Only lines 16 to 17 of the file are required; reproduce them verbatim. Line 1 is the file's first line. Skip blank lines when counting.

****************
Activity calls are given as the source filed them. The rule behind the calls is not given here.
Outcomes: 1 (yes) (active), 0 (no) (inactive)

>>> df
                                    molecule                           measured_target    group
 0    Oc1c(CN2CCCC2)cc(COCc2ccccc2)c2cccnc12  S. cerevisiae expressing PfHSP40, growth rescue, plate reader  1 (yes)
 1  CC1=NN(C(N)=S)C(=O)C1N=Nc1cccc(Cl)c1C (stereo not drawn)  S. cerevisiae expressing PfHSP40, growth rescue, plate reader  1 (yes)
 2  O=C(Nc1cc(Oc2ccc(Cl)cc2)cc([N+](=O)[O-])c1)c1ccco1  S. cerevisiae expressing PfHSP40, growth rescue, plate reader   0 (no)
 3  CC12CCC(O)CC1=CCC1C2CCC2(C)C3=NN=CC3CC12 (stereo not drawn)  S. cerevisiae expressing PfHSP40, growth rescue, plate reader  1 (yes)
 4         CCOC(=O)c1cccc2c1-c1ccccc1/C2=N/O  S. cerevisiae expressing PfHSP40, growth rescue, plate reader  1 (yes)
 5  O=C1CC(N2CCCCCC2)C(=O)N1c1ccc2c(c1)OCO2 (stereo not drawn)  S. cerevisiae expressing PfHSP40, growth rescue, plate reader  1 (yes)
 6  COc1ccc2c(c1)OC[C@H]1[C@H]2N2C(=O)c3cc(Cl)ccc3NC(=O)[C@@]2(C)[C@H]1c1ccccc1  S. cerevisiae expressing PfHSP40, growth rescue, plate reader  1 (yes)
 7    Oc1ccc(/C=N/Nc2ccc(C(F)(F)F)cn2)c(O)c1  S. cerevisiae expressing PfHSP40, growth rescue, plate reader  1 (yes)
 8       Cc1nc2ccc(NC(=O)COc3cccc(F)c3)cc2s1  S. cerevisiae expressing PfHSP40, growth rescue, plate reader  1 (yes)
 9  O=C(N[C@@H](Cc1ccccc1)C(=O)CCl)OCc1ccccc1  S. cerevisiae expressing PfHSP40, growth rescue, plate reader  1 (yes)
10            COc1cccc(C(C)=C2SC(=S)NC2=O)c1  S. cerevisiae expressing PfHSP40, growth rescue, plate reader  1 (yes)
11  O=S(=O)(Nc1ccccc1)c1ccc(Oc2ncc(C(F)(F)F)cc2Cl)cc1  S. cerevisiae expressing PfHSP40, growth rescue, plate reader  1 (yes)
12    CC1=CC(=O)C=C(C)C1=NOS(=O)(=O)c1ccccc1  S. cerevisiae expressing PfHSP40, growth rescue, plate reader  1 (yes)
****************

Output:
11  O=S(=O)(Nc1ccccc1)c1ccc(Oc2ncc(C(F)(F)F)cc2Cl)cc1  S. cerevisiae expressing PfHSP40, growth rescue, plate reader  1 (yes)
12    CC1=CC(=O)C=C(C)C1=NOS(=O)(=O)c1ccccc1  S. cerevisiae expressing PfHSP40, growth rescue, plate reader  1 (yes)